Parents say drama classes help improve the self esteem of their children.
Play puts children on right lines
DUBAI // As seven-year-old Kaylen Hashemian waits in the wings for the curtains to rise and the spotlight to cue his entry, he tries to ignore the butterflies in his stomach.
"My tummy feels ticklish, but it's a good ticklish," said Kaylen, moments before stepping on to the stage to perform as Harry Potter in a play organised by Kids Theatre Works! last weekend.
He learnt how to lose his inhibitions when he joined the theatre group in Dubai a few years ago.
"The first time it was scary, but I just drank some water to ease the nerves," he said.
It's natural for children to struggle with self-esteem, but drama can boost their confidence, said Emily Madghchian, the founder of Kids Theatre Works!
"It's like a healing process, especially for children who find it hard in social settings," said Mrs Madghchian.
"Theatre opens them up to life- skills which cannot be taught through mathematics and science books: those of resilience, risk-taking and empathy."
She said she has seen children walk into her classes timid and walk out ready to take on the world.
"Some of them cannot even speak or look at you," she said. "But in a year, they are transformed."
Which is why, she believes, parents are starting to enrol their toddlers early to give them a voice by bringing out the actor inside.
Tiffany Schultz, the marketing manager of Drama Dubai, which organises adult and school workshops, said drama forces people out of their comfort zones.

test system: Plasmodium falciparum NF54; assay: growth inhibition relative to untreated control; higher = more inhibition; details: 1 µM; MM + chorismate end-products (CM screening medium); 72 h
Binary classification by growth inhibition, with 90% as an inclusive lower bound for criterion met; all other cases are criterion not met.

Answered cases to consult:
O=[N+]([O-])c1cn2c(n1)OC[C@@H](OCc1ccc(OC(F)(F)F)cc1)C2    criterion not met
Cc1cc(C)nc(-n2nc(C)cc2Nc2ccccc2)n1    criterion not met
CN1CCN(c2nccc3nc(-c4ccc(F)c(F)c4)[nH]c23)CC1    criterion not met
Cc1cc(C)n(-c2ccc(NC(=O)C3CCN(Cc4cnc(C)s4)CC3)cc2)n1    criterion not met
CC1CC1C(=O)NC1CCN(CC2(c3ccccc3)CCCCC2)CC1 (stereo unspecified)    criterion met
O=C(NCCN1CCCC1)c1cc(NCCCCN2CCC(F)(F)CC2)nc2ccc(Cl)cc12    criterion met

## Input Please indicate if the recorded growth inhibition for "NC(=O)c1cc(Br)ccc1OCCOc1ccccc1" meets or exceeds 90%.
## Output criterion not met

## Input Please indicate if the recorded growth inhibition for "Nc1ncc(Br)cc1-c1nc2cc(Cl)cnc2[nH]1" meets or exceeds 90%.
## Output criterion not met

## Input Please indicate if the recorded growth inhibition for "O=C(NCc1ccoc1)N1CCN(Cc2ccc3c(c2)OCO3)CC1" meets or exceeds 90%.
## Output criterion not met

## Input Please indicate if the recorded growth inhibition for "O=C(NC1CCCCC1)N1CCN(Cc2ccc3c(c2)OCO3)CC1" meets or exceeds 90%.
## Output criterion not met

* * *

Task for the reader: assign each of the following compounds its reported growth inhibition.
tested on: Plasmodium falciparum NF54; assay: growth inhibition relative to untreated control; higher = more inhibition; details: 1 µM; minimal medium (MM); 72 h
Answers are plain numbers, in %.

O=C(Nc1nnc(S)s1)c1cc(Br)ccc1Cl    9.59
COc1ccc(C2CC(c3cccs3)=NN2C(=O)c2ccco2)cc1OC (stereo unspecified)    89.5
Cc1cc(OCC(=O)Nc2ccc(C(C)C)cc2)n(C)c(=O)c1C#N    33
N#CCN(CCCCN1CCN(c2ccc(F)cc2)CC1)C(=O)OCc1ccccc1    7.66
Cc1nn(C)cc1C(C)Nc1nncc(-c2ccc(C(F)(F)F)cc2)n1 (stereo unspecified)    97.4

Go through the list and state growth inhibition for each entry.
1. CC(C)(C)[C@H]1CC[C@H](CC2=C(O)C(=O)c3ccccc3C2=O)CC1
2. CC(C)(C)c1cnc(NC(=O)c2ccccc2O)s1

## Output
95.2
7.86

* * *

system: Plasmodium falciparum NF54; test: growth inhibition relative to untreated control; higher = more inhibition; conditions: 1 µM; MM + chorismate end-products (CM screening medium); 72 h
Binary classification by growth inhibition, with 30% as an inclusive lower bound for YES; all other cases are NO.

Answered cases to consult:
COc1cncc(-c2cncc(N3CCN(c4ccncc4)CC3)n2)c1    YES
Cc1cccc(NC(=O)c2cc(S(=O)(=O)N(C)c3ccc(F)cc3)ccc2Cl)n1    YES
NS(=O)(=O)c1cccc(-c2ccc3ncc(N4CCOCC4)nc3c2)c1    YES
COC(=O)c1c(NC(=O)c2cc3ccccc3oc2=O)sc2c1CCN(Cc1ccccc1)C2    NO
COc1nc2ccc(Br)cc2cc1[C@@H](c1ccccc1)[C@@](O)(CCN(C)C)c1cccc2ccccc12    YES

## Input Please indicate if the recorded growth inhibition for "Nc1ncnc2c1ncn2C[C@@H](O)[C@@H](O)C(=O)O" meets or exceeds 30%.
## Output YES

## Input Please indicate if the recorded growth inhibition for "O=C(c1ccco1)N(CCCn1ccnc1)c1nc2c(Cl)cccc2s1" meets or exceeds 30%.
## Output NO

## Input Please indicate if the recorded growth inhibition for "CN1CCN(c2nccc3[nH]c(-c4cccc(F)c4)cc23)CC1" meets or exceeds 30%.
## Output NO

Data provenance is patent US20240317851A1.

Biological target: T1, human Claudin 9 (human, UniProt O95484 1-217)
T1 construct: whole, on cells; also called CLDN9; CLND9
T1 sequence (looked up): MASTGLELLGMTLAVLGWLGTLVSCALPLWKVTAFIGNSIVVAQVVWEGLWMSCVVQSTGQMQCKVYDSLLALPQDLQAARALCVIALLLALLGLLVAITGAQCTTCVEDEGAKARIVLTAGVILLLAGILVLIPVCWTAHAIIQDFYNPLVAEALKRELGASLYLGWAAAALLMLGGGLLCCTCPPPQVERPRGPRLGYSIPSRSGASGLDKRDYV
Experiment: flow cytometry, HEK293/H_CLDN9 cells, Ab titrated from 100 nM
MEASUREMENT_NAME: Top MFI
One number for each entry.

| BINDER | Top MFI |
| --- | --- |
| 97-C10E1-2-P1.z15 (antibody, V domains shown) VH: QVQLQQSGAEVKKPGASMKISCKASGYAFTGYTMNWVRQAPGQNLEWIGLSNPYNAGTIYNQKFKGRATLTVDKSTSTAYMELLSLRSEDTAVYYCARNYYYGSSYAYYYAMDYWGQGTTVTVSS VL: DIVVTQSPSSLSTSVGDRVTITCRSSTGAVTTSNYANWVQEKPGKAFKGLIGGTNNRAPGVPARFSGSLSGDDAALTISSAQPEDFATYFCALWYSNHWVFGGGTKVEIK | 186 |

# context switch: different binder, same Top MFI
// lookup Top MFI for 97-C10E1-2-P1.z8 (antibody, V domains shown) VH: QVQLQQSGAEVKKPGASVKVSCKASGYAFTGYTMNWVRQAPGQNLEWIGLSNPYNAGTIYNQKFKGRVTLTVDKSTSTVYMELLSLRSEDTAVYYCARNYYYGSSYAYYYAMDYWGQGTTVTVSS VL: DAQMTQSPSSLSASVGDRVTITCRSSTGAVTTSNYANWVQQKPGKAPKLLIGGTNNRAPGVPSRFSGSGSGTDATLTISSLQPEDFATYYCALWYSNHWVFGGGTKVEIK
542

"They have to let go, use their imagination and not be self conscious during various improvisation games," she said.
"But it's easier because you are in a supportive group environment where everyone is in the same boat - a bit nervous and excited."
The actors take the lead and don't just get a script, but are involved in developing it.
"The whole idea is to tap into their ingenuity and make them responsible," said Ms Madghchian, who has 400 children in her classes for three to 18-year-olds.
Nine-year-old Sophie Gatward played Mary Lennox, a character from the novel The Secret Garden, and had to interact with Harry Potter in the play Forget Me Not, put together by 15 youngsters of the theatre group with the help of Haley Doyle, their instructor at the Dubai Community Theatre and Arts Centre (Ductac) recently.
"We decided on the book characters we wanted to play, and experimented with being them and talking like them to see how they would communicate," said Sophie about the play that portrayed the children's misery over the closure of libraries in the UK.
Ms Doyle, who wrote the script, said acting is an outlet of expression and one that pushes boundaries.
"Working with kids is the most inspiring process as their ideas and enthusiasm just rub off on you," she said.
She believes any child can take up acting as "newcomers mingle with the experienced bunch and feed off each other's potential".
Raquel Barros, mother of 11-year-old Luisa who played Winnie the Pooh, has seen her daughter come out of her shell since the classes began.
"She was never an outspoken child, doing her own thing," said Ms Barros.
"This exposure and her time with the other children had helped her confidence grow."
For Nadecheda Justens, her child's heightened language skills and creativity is what makes the weekly drama lessons worthwhile.
"She likes anything to do with languages so this is a good place to further her passion," said Ms Justens, whose daughter Floortje, 10, was performing for the first time.
Mrs Madghchian said many parents also seek drama classes when they find their children struggling at school.
"A mother got in touch with me about her daughter who was having trouble at school and had anger issues. We have started involving her in various aspects of the shows," she said.
"She will continue to come to us and I am sure eventually theatre will communicate to her and she will blossom."